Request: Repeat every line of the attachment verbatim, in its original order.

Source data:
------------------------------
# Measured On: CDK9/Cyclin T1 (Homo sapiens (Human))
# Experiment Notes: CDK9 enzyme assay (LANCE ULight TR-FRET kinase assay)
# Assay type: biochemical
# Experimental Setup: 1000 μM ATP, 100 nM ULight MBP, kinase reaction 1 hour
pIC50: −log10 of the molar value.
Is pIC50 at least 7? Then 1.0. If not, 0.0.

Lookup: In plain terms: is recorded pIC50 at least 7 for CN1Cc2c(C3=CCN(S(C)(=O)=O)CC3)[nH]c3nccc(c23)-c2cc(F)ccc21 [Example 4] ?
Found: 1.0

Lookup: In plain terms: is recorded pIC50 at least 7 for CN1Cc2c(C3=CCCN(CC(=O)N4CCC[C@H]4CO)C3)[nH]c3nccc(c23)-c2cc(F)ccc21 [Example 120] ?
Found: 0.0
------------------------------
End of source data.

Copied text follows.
# Measured On: CDK9/Cyclin T1 (Homo sapiens (Human))
# Experiment Notes: CDK9 enzyme assay (LANCE ULight TR-FRET kinase assay)
# Assay type: biochemical
# Experimental Setup: 1000 μM ATP, 100 nM ULight MBP, kinase reaction 1 hour
pIC50: −log10 of the molar value.
Is pIC50 at least 7? Then 1.0. If not, 0.0.

Lookup: In plain terms: is recorded pIC50 at least 7 for CN1Cc2c(C3=CCN(S(C)(=O)=O)CC3)[nH]c3nccc(c23)-c2cc(F)ccc21 [Example 4] ?
Found: 1.0

Lookup: In plain terms: is recorded pIC50 at least 7 for CN1Cc2c(C3=CCCN(CC(=O)N4CCC[C@H]4CO)C3)[nH]c3nccc(c23)-c2cc(F)ccc21 [Example 120] ?
Found: 0.0